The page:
The letter contains the following statement:

‘I want to state that the public release of taxpayer information is not consistent with the international standards for tax transparency. Indeed, a key aspect of our work has been concerned with ensuring that when such information is held by governmental authorities it is shared only with persons authorised in accordance with the standard and the applicable international agreements that give effect to both EOIR and AEOI.’

STEP welcomes this statement, which reinforces our message that while we support international initiatives on transparency and anti-money laundering, families have a right to legitimate confidentiality in their financial affairs and there must be effective safeguards to protect their information from risk of abuse.

We look forward to working with the OECD in the weeks and months ahead to support and inform their efforts in combatting tax evasion and any actions that support criminal activity such as money laundering and terrorist financing, and to rebuild public confidence in the international finance system.

 

George Hodgson, Deputy Chief Executive, STEP

Tax changes your clients may need to know by 6 April

Emily DeaneThe UK government will be making significant changes to both dividend tax relief and entrepreneurs’ relief effective from 6 April 2016. These changes were outlined by Robert Jamieson TEP at a STEP seminar in London on 22 February.

Dividend tax relief

The dividend tax credit will be replaced with a new tax-free dividend allowance of GBP5,000 per year for all taxpayers. The notional 10 per cent tax credit on dividends will be abolished. HM Treasury states in its Budget Report, ‘The current system of tax credits on dividends was designed over 40 years ago when corporation tax was more than 50 per cent and the total tax bill on dividends for some was more than 80 per cent. Since then, tax rates (including corporation tax) have fallen, leaving the dividend tax credit as an arcane and complex feature of the tax system.’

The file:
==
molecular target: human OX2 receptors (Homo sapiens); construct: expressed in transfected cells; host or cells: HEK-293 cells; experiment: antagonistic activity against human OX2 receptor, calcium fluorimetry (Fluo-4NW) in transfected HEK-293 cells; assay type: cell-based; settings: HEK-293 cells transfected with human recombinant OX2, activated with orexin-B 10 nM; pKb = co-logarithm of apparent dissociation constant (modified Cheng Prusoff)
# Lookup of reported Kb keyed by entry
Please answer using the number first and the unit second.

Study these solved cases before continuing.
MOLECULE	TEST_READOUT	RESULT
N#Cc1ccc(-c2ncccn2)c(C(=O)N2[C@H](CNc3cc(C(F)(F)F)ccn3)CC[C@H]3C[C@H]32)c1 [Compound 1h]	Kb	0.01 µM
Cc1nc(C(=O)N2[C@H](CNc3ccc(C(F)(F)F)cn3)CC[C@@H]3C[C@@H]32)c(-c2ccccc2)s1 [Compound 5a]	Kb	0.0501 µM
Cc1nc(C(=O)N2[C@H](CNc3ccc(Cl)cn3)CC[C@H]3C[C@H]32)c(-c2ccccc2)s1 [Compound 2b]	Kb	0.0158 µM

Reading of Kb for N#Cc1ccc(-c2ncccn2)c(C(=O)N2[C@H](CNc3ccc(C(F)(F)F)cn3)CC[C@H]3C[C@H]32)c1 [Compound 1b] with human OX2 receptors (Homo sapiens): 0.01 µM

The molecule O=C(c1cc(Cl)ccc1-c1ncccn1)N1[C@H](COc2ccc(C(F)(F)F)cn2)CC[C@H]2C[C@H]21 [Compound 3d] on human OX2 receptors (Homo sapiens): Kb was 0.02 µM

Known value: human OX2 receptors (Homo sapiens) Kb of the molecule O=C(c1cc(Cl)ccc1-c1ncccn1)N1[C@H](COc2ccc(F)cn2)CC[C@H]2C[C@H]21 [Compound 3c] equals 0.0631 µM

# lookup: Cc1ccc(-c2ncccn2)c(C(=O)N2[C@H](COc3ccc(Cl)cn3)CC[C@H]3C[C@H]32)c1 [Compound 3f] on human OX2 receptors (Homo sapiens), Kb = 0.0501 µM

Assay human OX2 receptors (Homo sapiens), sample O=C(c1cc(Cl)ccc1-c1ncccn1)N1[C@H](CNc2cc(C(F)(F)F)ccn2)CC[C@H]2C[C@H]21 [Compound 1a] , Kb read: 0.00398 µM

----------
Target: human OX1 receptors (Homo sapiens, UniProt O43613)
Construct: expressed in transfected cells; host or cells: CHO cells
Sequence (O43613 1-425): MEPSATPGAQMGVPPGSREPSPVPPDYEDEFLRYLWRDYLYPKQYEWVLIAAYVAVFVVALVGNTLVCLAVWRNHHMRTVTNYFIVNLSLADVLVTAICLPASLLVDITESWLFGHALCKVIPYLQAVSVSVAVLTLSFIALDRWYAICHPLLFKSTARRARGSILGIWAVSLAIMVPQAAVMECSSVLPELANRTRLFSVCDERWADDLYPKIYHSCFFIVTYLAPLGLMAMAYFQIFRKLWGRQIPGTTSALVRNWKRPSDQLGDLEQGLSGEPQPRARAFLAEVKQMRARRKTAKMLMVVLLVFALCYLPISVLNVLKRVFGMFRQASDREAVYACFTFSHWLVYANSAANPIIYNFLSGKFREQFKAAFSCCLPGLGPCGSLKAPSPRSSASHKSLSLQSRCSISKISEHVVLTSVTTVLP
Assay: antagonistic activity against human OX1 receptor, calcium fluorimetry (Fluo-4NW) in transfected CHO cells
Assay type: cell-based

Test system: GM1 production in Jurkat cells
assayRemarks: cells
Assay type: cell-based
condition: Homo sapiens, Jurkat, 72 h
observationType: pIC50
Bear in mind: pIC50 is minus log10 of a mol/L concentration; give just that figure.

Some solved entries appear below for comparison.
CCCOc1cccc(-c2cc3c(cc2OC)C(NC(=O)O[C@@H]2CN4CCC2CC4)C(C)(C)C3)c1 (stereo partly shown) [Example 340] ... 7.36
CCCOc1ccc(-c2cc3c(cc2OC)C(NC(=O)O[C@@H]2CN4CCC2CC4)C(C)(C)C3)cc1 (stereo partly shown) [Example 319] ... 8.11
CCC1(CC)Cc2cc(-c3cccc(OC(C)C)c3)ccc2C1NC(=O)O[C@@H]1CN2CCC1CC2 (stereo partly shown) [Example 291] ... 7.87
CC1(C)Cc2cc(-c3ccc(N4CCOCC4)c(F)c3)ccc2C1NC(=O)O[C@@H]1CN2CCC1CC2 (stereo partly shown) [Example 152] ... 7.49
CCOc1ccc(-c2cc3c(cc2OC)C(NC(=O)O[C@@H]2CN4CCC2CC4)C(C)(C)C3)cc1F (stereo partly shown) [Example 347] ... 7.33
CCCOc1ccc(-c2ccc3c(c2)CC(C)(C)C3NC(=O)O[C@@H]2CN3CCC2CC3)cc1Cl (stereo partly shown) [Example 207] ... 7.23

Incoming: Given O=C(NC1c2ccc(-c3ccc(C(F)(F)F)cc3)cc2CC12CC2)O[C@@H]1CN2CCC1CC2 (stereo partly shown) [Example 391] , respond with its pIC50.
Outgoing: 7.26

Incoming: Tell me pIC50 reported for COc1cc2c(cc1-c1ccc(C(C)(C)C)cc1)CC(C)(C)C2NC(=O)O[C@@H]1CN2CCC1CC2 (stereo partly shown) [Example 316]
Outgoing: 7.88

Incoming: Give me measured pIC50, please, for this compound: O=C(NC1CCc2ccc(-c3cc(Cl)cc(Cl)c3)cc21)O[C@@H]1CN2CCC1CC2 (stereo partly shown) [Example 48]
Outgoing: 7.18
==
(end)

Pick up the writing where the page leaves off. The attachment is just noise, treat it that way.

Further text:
From April 2016 an individual will receive a tax-free allowance on dividend income of GBP5,000 and tax will only become payable on income above the allowance. An individual may also still apply personal reliefs that are applicable. It is worth noting that the GBP5,000 allowance is segregated from the GBP1,000 allowance that is available on savings income and is not applicable to dividends, which will also become effective on 6 April.

Dividend income above GBP5,000 will be taxed at 7.5 per cent (basic rate), 32.5 per cent (higher rate), and 38.1 per cent (additional rate). In addition, basic-rate tax payers who receive dividends of more than GBP5,001 will be required to complete a self-assessment return from 6 April 2016.

The impact of these changes will be keenly felt by small business owners. However, there is still some missing information, such as special rates, which is yet to be announced. This should become available after the Budget on 16 March 2016.

Entrepreneurs’ relief

Entrepreneurs’ relief (ER) changes are also anticipated on 6 April. ER was introduced in 2008 to incentivise people to set up and grow businesses by providing a reduced level of capital gains tax (CGT) on business disposals. ER is available to individuals, rather than companies and it would normally apply to a business person such as a sole trader, a business partner or a limited company shareholder in a trading business. An individual will pay only 10 per cent on the CGT arising from the sale of a qualifying business asset, instead of the usual 18 per cent or 28 per cent.

In order to claim the relief, the applicant must have held the qualifying business asset for at least one year. The relief would typically be applied to a disposal of shares or securities, but it can also be applied to the disposal of other business assets, except this may not be available on property or investment assets.

In December 2015, however, the government issued a policy paper proposing some significant changes to ER, and if these are not amended they will become effective from 6 April. As a result of these changes, ER will no longer be applicable to a shareholder who receives a distribution from a company in liquidation. According to the paper, this applies where the shareholder, ‘continues to be involved with the carrying on of a trade or activity that is similar to that of the trade or activity carried on by the wound up company in two years following the date of distribution.’

It is anticipated that thousands of entrepreneurs will liquidate their companies in the coming month before the April deadline. Liquidating a small business and establishing a new one should not be too disruptive; however the liquidation of a trading business could be more complex. Property developers, among other entrepreneurs, could therefore be seriously affected by the proposed changes.

We have also seen an increase in recent case law involving the application of ER, where the courts have been tested as to the definitions of an ‘employee’ and a ‘director’ for the purposes of the relief.

Useful links:

Emily Deane TEP, Technical Counsel at STEP